Another gripping story by Dalene Matthee. However, reading Fiela Se Kind first might have given one more insight as to the times in which these people lived. But it's wonderfully balanced between Saul Barnard trying to find Oupoot and then switching back to his childhood and young adulthood story, from running away from home and meeting the beautiful Kate MacDonald to later becoming his own man and not standing for all the crap (excuse the word) MacDonald made him feel. We follow him on his, som ...more
Steve Mayberry
May 04, 2015 rated it did not like it  ·  review of another edition
So completely awful. I have to assume that the high ratings are for the Afrikaans version, which might not have all the anachronisms -- like a mid-19th century woodcutter describing himself as "shell-shocked" -- or the comically wooden dialog.

The biggest flaw has nothing to do with translation, though: Mathee villifies the racism of English versus Dutch, without even acknowledging the broader context of racism that would become Apartheid. There is one significant black character, who serves as c
Aug 12, 2017 rated it it was amazing
I'm not sure about everyone else on here but I've read the original, Afrikaans version of Kringe in 'n Bos. It is my prescribed book for the year so I had to read it, but by Joe was it worth it.

It is an amazing read. How Saul goes through a many different things and how him and Oupoot have such a connection. The ending was good in my opinion, it was a good place to stop. I was worried for a bit when some said it wasn't but then when finally seeing what the ending was i was surprised and happy.
Sep 16, 2012 rated it it was amazing
I went to South Africa to visit a very dear friend of mine several years ago. Saw many "faces" of the beautiful country - it was amazing. One instance in particular with a beautiful elephant will forever be in my mind. This book showed me another "face" of South Africa about the Knysna forest and the special bond with Old Foot. The story of Saul grips your heart & makes you want to get on a plane immediately after reading it to see this forest. ...more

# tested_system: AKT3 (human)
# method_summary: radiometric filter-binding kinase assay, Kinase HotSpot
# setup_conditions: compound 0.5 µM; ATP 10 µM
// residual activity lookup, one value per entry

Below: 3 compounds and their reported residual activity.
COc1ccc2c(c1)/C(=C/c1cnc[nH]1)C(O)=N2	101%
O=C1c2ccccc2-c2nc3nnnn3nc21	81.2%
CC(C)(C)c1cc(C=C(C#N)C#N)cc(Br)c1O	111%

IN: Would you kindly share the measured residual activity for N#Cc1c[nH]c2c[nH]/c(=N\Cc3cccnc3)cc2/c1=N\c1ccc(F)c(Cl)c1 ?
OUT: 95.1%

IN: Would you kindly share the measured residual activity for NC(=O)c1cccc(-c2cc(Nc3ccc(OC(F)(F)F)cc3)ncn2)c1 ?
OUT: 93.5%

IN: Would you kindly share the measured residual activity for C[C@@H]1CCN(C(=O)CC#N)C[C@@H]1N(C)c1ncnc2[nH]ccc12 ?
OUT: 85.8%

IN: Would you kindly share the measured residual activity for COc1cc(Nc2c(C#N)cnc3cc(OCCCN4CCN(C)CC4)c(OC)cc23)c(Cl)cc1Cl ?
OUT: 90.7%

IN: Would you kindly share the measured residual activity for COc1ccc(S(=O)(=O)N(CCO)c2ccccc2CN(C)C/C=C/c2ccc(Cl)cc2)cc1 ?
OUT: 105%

Aug 22, 2015 rated it it was amazing  ·  review of another edition
I got this not long after it first came out. Tried to read it but gave up as it didn't grab me at all.

Recently tried again and have so enjoyed reading it. I suppose it helps to have a South African background, but it works anyway as a powerful evocation of a time and place, the Knysna Forest of the late nineteenth century.

A great book.
Mar 09, 2007 rated it really liked it
This is school staple in South Africa and most kids have read it because of that. However, it is also a beautiful book that I would recommend to anyone interested in South Africa's history, environmental issues and Knysna.
Fatima Beg
May 06, 2008 rated it liked it  ·  review of another edition
Recommends it for: people interested in social and natural history of South Africa and particularly Knysna
Recommended to Fatima by: La Luna book club members
Shelves: novels
Like the other two books by Dalene Matthee I've read it worthwhile when you are new in South Africa as I am. They provide wonderful descriptions of the famous Knysna forest and how people used to live there during the last two centuries.
Aug 10, 2011 rated it it was amazing
Shelves: favorites
This was one of my prescribed books for my Matriculation exams. I read it through the first time I was handed it, then again with the class, and then about another 4 times before the end of the year. Since then I dont think a year has gone by without me reading it somewhere again.
Bronwyn Pound
Jan 13, 2014 rated it it was amazing
Read this book in high school, and absolutely loved it. Not sure if there is an English translation out there - not sure how good it would be either. I am sure it is worth a try if you do not read Afrikaans though.
Golan Schzukin
Start a bit slow, but becomes more and more captivating till the end.
The story takes you back in history to another place and time.
It is extremely touching and exposes the human nature in each good and bad colors.
Highly recommended
Lisa Picard
Sep 15, 2015 rated it it was amazing  ·  review of another edition
A beautifully-written and compelling story set in the beloved forests of my home. This is an old book but definitely worth a read. The author beautifully captures the harsh lives and challenges faced by the woodcutters living in the forests of South Africa's Garden Route.
Jul 22, 2009 rated it it was ok
Love Daleen Matthee but have to admit this is a hard read.
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Dalene Matthee (nee Scott) matriculated in 1957 and went on to study music at a conservatorium in Oudtshoorn as well as at the Holy Cross Covent in Graaff-Reinet.

Before gaining fame and wide acclaim for her first "forest novel", she also wrote stories for magazines as well as two popular novels - ’n Huis vir Nadia (A House for Nadia) (1982) and Petronella van Aarde, burgemeester (Petronella van Aa